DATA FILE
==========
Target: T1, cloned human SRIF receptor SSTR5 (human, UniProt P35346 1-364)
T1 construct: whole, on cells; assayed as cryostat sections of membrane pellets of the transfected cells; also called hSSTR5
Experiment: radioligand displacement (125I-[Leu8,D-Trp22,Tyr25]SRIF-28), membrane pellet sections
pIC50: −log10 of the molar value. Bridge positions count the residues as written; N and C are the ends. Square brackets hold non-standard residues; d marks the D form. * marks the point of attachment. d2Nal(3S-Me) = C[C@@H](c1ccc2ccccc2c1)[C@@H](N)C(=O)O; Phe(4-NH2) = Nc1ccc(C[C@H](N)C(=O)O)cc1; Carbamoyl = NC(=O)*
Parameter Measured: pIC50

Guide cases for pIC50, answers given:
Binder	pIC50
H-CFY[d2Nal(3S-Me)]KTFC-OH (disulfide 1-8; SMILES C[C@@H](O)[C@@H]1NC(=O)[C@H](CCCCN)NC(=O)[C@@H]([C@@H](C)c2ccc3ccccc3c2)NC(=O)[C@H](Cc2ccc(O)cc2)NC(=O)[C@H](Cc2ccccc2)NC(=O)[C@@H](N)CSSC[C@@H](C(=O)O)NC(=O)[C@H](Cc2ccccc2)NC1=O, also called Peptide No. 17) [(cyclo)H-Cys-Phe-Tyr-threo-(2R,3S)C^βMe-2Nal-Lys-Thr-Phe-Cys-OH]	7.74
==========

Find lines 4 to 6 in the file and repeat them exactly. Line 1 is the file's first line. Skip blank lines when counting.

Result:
pIC50: −log10 of the molar value. Bridge positions count the residues as written; N and C are the ends. Square brackets hold non-standard residues; d marks the D form. * marks the point of attachment. d2Nal(3S-Me) = C[C@@H](c1ccc2ccccc2c1)[C@@H](N)C(=O)O; Phe(4-NH2) = Nc1ccc(C[C@H](N)C(=O)O)cc1; Carbamoyl = NC(=O)*
Parameter Measured: pIC50

Guide cases for pIC50, answers given: